By Richard Ammon
March 23, 2011
In 2009 I wrote a blog about male circumcision and HIV in which I doubted the usefulness of removing the male foreskin to prevent or reduce HIV infection. I noted that virtually all Danish men are not circumcised (as I personally observed during the 2nd OutGames in Copenhagen) and yet the HIV incidence rate is very low. (view enlarged map of circumcision prevalence by country)
But African officials in 2008 and 2009 decided differently and urged men to get circumcised to reduce risk of HIV. I said I thought this was a bogus misreading of research and a useless (and painful) procedure that could lead to increased risky sexual behavior (men falsely thinking they were ‘protected’ from HIV).
Today, the following report came out based on more recent research revealing there is no correlation between circumcision and HIV infection:
From: International AIDS Society
20 February 2011
Volume 25 – Issue 4 – p 519–523doi: 10.1097/QAD.0b013e328340fd81
By: Sánchez, Jorgea,c; Sal y Rosas, Victor Gb; Hughes, James Pb; Baeten, Jared Mc; Fuchs, Jonathane; Buchbinder, Susan Pe; Koblin, Beryl Af; Casapia, Martíng; Ortiz, Abnerh; Celum, Connie, et.al.
Circumcision does not have a significant protective effect against HIV
To assess the association between male circumcision, insertive anal sex practices, and HIV acquisition in a cohort of MSM.
Data were from 1824 HSV-2-seropositive, HIV-seronegative MSM, 1362 (75%) from Peru and 462 (25%) from the US, who participated in a randomized placebo-controlled trial of HSV-2 suppression for HIV prevention (HPTN 039). Circumcision status was determined by examination at enrollment. HIV testing was done every 3 months for up to 18 months. Partner-specific sexual behavior for up to the last three partners during the previous 3 months was analyzed.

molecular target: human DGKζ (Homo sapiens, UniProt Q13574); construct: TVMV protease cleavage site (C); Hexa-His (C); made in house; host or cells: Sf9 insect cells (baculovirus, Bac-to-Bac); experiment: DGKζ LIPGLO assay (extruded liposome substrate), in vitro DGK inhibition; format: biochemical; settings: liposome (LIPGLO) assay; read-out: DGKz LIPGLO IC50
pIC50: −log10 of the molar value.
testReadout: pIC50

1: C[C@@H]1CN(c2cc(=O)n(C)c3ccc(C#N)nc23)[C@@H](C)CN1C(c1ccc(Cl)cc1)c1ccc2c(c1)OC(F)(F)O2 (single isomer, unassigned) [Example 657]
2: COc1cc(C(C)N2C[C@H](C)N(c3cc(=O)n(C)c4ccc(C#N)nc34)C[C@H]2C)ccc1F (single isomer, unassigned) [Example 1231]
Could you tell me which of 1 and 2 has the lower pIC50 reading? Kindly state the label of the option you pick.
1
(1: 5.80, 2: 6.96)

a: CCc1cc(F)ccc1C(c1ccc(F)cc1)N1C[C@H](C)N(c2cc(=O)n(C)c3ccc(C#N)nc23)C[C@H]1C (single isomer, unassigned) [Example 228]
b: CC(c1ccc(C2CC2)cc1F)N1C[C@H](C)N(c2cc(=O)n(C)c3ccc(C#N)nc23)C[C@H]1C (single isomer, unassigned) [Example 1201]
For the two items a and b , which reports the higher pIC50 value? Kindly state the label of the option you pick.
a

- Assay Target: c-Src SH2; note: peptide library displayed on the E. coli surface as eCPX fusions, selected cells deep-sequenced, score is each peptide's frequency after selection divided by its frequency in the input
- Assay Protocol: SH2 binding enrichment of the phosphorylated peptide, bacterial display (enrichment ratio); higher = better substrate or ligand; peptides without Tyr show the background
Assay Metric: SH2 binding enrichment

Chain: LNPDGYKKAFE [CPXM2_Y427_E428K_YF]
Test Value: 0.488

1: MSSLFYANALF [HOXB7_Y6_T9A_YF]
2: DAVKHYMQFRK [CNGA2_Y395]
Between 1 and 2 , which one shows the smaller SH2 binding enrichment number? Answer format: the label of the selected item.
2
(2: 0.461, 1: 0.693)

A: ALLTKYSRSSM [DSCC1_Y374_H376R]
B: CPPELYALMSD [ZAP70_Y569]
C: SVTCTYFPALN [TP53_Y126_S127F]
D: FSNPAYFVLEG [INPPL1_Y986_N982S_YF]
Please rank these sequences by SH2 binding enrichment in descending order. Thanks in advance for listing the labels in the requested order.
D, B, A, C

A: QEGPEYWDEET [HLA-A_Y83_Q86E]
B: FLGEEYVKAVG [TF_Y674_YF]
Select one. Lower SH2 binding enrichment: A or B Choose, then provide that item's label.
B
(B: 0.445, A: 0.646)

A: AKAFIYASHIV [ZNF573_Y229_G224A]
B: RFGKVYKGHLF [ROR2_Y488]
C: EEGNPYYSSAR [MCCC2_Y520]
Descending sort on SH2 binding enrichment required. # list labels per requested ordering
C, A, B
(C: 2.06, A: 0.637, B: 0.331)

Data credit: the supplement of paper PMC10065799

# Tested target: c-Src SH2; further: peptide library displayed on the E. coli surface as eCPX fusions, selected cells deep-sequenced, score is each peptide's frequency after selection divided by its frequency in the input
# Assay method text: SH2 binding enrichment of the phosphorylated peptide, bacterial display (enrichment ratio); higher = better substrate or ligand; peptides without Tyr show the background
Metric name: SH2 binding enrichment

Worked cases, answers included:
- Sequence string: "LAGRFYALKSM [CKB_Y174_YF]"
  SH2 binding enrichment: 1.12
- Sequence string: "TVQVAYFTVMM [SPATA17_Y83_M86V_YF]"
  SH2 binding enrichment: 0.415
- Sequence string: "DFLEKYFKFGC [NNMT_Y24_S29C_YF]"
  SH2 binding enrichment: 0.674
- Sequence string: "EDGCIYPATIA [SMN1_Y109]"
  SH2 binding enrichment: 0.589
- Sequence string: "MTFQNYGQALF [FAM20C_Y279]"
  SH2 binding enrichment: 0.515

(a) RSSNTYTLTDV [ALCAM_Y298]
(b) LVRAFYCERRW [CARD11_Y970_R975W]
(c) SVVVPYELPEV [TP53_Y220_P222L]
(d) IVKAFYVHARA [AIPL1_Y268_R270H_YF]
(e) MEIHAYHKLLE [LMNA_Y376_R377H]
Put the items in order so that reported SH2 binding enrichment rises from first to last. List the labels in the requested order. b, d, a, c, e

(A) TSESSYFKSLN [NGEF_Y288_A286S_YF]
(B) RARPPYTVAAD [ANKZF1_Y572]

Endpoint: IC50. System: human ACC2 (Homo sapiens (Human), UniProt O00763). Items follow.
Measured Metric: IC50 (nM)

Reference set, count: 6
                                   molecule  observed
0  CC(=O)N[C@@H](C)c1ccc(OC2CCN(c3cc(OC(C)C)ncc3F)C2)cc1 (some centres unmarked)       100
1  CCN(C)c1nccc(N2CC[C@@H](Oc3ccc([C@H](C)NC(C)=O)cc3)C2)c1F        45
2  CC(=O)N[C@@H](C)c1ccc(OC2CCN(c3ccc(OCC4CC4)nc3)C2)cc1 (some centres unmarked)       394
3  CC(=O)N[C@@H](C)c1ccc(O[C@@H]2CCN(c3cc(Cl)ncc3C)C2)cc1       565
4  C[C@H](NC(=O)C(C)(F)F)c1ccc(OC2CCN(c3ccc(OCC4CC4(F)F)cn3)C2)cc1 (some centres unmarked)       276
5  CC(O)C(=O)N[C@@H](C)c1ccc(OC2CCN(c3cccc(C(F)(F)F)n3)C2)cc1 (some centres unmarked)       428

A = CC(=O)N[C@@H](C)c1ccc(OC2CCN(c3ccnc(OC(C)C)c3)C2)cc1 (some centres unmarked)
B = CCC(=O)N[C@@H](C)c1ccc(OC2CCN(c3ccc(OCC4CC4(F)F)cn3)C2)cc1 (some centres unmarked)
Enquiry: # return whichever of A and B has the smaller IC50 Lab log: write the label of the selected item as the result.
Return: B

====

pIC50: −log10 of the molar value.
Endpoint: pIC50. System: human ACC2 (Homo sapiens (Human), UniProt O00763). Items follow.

There was no significant association between male circumcision and HIV acquisition in univariate analysis [relative risk (RR) = 0.84, 95% confidence interval (CI) 0.50–1.42]. In a prespecified multivariate analysis that assumed a linear relationship between the proportion of insertive acts and effect of circumcision on HIV acquisition, the interaction between circumcision and proportion of insertive acts was not significant (P = 0.11). In an exploratory analysis that categorized behavior with recent partners by proportion of insertive acts, circumcision was associated with a nonstatistically significant 69% reduction in the risk of HIV acquisition (RR = 0.31, 95% CI 0.06–1.51) among men who reported at least 60% of insertive acts with recent male partners.
Circumcision does not have a significant protective effect against HIV acquisition among MSM from Peru and US, although there may be reduced risk for men who are primarily insertive with their male partners. This association needs to be investigated across diverse cohorts of MSM.